It sounds like something that would have a tagline of "My First Camera". I have to remind myself of the great SLRs that Nikon make to remember what a professional company they are.
Coolpix is not a cool name!
Unfashionable drop in megapixels?
I'd say that was a sensible drop in megapixels. I applaud it.
Most people using compacts and these sorts of cameras are not likely to be shooting pics for use on billboards.
I'm all for less megapixels and better sensors. Wasted or compromised otherwise.
A better choice.
For this kind of money I suggest an Olympus E-PL1: big sensor, decent basic lens range, and room to grow beyond the point and shoot.
From Amazon, the E-PL1 is £500, so hardly the same kind of money as the P100 (£300). It also comes with a 3x zoom rather than a 26x zoom. If you want a 26x range you'll need to lug around several more lens. If you want a viewfinder you have to pay more for that, too. It probably gives better quality pictures, though. It's a very different kind of camera.
1) NTSC/PAL ceased to mean anything much when the CRT died - every flatscreen is progressive and supports all frame rates. PCs/media centres, etc, etc ONLY support progressive. So interlaced footage is only notionally supported as a transmitted stream which must then be deinterlaced either by the source (PC, etc) or destination (the plasma/LCD)
2) any DVD writer or player in the last 10 years will playback oldie worldie SD resolution PAL or NTSC footage if you insist on burning it. if its a UK player - you just need to set the region to UK - nothing to stop you still burning NTSC MPEG2 footage.
3) In HD, there is no such thing as 'NTSC' - there are various different frame rates, all supported by all HD tvs - 1080p30 is not 'HD NTSC'.. it is just 1080p30 - it is as valid as 1080p24 or 1080p25.. ah well except there is in fact, no such standard, only 1080p24 - why ? because it would be bloody stupid - the only reason there is a different frame rate between PAL and NTSC is the difference in vertical lines count - hence the extra bandwidth on NTSC being available for more fps.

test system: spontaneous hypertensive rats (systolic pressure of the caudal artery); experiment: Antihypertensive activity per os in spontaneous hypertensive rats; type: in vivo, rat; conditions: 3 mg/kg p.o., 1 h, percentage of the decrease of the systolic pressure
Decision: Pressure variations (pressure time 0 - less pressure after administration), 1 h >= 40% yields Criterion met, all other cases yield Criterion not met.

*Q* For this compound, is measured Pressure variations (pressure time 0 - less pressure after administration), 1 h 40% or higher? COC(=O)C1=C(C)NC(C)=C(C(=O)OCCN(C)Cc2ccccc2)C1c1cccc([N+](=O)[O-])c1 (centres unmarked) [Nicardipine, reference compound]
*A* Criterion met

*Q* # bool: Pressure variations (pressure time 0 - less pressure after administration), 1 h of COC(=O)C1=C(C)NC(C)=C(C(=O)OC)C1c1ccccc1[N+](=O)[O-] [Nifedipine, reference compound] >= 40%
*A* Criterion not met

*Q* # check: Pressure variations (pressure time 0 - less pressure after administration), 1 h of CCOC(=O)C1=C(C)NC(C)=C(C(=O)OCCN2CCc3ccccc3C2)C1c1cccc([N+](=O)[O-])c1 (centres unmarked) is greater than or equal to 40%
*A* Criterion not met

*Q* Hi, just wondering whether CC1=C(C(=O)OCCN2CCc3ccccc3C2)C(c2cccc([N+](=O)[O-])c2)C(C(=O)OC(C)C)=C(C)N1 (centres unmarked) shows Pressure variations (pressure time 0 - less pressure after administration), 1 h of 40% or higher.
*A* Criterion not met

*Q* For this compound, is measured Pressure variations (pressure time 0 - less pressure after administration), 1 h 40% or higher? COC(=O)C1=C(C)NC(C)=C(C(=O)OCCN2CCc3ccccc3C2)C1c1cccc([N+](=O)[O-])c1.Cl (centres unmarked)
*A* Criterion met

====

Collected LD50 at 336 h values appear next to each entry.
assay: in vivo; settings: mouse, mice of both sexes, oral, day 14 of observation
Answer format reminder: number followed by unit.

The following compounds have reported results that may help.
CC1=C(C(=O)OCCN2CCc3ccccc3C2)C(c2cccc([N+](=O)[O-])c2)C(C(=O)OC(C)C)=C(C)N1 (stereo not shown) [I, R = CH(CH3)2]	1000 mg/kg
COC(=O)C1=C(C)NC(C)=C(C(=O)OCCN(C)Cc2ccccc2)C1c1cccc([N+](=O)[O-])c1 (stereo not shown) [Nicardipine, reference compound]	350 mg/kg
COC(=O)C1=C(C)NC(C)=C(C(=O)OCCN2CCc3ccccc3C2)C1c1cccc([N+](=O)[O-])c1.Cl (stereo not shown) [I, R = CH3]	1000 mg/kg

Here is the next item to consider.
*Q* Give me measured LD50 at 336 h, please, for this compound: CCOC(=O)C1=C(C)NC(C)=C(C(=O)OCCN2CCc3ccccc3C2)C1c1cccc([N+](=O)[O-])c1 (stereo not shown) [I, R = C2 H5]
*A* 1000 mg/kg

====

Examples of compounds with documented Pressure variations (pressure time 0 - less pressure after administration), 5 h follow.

NTSC DVD SD: 720x480, 29.97fps
PAL DVD SD: 720x576, 29.97fps
e.g: PAL has more definition, but has less temportal information. i.e. NTSC is not 'worse'... a common mistake people make - for fast moving scenes it may be significantly better....
this difference in vertical line count was due to the ANALOGUE NTSC vs PAL standards.
It ceased to mean much at all when we went digital, and ceased to mean anything at all when we went to HD...
so in HD there is:
720p (1280x720) and 1080p(1920x1080)
thats it! not a different size for UK and USA.
There are various different frame rates in the standard - these are there to support various different content types and are various trade offs between resolution integrity vs temportal data for a given framerate.
They have precisely FA to do with countries, or NTSC/PAL.
In reality, the artificial 720p25 and 1080i50 that were put into the standard were very much transients to support upscaling of SD content. They have FA other reason to exist. I can't think of a single device that shoots 720p25, and 1080i50 is hanging on only in the HDCAM/AVCHD standards and is rapidly losing favour to progressive - I'd expect it to disappear in the next few years to be replaced by progressive p30 and p60 as we are already seeing in cameras such as the EOS series.
In reality, the vast majority of HD currently is in 30p, 24p (movies), and 60i (sport).
Let NTSC and PAL die a death please.
Maybe it's just me...
Maybe it's just me, but I think the pictures were quite noisy? Even the ISO 100 ones seemed noisy. Weird.